You can continue crucifying this white color thieve and worry about Cayman’ reputation, but hide your heads in a sand when it comes to Unspeakable.

      Here are the facts: from 2009 to 2014, there were 251 cases of child abuse in six categories, with sexual abuse the most frequent – 98 cases. … XXXXXX Experts … said abuse cases are grossly under-reported. There is even a documentary, “Unspeakable: Confronting Child Sexual Abuse in the Cayman Islands”.
      WHAT DOES THIS DO to the reputation of the Cayman Islands as a global financial centre?
      A Global financial centre? How about a country with the highest rate of sexual abuse of children per capita in a civilized world. But wait, can it be called civilized?
      What does this country do to protect its own children?

  10. Anonymous says:

    Bar tender/cashier stealing money from a til = damage to reputation of Cayman’s Financial industry is zero

    Accountant stealing money from investment fund – damage to reputation of Cayman’s Financial industry is huge!

    Just like crimes against tourist are receiving harsher sentencing guidelines, same should apply for crimes within the financial industry.

    We have people who have to defend the Cayman Islands and its Financial Sector on a regular basis, so this case isn’t helping and many in the financial industry will pay the consequence for the every increasing and stringent measures put in place to avoid repeat of such deceptions.

    After he is done serving his reduced sentence, please ship him off the Island asap. Cayman has nothing to gain by having such individuals reside in this jurisdiction.

  11. HotRodder says:

    So…If someone gets caught with a kilo of “weed” and some rizzla paper does that mean they are only charged with consumption vs trafficking because they show intent to consume and not distribute, based on the presence of the rizzla (or perhaps a fully constructed “spliff”)? Not sure I follow the logic here, If it is being spent then charges such as fraud are irrelevant? Isn’t the act of purchasing anything with ill gotten gains considered acquisition by fraud?

    I’m no lawyer but seems like a really grey area here and splitting hairs to lower a sentence. Assuming that the excluded eight charges would not have added to the sentence. I see no such painstaking attention to detail in other cases in recent memory, which only leaves room for speculation.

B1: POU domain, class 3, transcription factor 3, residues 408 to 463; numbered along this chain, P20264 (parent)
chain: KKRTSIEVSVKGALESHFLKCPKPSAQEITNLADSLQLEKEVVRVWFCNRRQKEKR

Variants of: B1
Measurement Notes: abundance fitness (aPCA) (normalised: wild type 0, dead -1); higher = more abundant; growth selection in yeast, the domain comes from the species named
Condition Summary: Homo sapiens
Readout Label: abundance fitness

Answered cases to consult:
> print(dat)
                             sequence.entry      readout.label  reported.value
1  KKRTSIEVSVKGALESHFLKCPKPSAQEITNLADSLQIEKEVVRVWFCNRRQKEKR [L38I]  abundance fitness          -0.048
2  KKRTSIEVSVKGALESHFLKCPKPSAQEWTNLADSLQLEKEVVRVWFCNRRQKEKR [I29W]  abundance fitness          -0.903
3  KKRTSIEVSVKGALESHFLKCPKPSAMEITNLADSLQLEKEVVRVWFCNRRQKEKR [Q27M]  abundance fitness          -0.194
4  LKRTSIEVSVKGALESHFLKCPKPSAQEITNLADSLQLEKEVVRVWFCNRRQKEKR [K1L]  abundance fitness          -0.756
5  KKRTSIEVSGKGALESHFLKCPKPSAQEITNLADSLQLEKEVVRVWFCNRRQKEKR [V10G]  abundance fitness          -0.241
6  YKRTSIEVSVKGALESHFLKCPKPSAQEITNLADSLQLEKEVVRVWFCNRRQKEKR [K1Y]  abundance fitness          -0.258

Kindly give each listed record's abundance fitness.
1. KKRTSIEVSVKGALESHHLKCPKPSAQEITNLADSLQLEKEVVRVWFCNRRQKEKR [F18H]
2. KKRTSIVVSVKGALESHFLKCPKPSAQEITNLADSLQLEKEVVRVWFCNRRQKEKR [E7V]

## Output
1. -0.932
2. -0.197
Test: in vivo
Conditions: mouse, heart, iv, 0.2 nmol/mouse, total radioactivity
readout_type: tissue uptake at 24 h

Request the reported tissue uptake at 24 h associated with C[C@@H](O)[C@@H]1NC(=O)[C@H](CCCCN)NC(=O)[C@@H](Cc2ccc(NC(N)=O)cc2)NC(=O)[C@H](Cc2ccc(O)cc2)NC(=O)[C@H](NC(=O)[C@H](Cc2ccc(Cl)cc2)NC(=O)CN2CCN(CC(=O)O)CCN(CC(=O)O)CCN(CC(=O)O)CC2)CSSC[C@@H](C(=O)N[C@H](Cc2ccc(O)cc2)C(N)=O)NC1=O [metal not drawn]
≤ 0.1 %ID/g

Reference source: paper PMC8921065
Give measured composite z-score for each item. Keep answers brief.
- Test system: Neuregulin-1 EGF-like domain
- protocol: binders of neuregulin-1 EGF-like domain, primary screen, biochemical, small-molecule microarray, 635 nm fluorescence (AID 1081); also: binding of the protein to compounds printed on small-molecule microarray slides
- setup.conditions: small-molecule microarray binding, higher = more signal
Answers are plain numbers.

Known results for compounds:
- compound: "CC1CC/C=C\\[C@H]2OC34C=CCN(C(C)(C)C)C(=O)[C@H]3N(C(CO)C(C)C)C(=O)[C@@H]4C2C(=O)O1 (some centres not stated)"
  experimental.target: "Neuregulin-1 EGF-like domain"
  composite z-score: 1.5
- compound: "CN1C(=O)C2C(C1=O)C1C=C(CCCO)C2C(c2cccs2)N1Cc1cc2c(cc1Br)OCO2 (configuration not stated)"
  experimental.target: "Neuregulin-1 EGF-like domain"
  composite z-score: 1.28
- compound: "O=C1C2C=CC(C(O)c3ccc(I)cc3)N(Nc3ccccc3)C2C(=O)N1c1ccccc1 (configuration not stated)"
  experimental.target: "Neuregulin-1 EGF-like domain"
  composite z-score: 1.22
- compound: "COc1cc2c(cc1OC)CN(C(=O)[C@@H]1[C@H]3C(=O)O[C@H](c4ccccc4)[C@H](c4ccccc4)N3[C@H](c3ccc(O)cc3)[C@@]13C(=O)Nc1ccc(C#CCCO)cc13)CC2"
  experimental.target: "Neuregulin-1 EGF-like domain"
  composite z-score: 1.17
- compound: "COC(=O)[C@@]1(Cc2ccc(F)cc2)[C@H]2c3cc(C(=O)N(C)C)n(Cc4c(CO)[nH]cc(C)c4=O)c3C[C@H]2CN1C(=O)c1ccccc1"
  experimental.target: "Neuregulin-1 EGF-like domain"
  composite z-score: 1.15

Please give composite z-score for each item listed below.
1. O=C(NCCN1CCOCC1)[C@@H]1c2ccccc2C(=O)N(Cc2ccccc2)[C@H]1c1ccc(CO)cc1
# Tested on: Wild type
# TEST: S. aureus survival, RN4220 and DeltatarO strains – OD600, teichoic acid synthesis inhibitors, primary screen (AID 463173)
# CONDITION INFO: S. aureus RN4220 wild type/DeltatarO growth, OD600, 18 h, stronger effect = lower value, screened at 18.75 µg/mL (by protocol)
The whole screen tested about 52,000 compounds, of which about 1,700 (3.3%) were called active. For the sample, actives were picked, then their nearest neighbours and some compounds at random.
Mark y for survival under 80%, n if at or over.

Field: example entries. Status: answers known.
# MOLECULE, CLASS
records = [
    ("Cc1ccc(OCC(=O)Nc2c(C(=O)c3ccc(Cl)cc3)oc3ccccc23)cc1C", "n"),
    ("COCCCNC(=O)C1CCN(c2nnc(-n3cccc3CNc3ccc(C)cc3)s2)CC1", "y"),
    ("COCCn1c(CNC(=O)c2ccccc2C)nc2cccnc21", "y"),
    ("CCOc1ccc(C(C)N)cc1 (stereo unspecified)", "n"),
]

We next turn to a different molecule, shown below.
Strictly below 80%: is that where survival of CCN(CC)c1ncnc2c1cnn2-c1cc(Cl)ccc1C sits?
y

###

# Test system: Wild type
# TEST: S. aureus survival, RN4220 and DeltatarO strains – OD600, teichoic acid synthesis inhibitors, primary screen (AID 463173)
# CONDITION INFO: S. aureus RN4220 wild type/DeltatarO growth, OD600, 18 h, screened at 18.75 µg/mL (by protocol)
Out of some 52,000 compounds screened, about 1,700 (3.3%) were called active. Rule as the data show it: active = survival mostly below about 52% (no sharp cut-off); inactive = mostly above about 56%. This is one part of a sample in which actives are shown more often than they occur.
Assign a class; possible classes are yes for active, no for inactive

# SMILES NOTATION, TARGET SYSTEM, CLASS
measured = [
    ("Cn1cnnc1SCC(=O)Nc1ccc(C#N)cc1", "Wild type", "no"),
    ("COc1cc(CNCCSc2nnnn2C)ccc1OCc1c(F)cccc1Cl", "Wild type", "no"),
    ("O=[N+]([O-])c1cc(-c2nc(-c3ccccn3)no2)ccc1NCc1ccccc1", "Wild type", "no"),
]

• Anonymous says:

      I am a lawyer and the DPP have been overloading indictments for a while now. This is because they have been criticised for ineffective prosecutions. Each charge has different elements so the more they add, the better their chances of getting something to stick and giving the public the blood they want. It is a trend that needs reversing and this is the start.

      • Anonymous says:

        In other words ‘shotgun’ tactics. Hurl as much as you can at them and hope some of it hits. I remember they did this with Lyndon Martin back in 2008. His original charge list was 13 offences but that was whittled down to two at the trial.

    • Anonymous says:

      You’re looking at it the wrong way. Following your example, if someone was caught with a kilo of weed they would less likely be charged with consumption if they were to be charged with distribution. It’s more logical for the courts to press on with a greater / overarching case than have to prove multiple.

      • HotRodder says:

        I get that point…I was thinking in terms of “or” not “and”, meaning if they could get the lesser charge of consumption by “proving” intent to consume and not distribute even though the quantity would ordinarily constitute trafficking quantities.

  12. Anonymous says:

    1/3 of Bernie Madoff’s sentence was for money laundering in addition to what he received for fraud…if Mr. Aspinall didn’t money launder I suppose his banks and realtors couldn’t have assisted I money laundering…just didn’t happen.

  13. Anonymous says:

    CNS – I believe your headline is misleading. Spending illicitly obtained funds is money laundering under our Proceeds of Crime legislation. The issue is whether or not it is appropriate to be charged with that offence in addition to other “more direct” offences in particular circumstances.

    If I run over a pedestrian on the sidewalk, and face serious charges, one that I should not face is “parking on a double yellow line” just because that is how my vehicle ends up. That does not mean that parking on a double yellow line is lawful.

  14. Anonymous says:

    I can only imagine the smiles everyday on Aspinall’s face as he serves out his lenient sentence at HMS North Ward Prison knowing very well he has proven without a shadow of doubt that crime does pay in the Cayman Islands especially ‘White Collar’ crime. SHAME!!!!!! SHAME!!!! SHAME!!!!!!

    • Anonymous says:

      How has it paid? He is in jail and paying back the money and lost the ability to work in his profession? Not sure I follow you. I do not see any pay.

  15. Anonymous says:

    The judges comments make sense to me.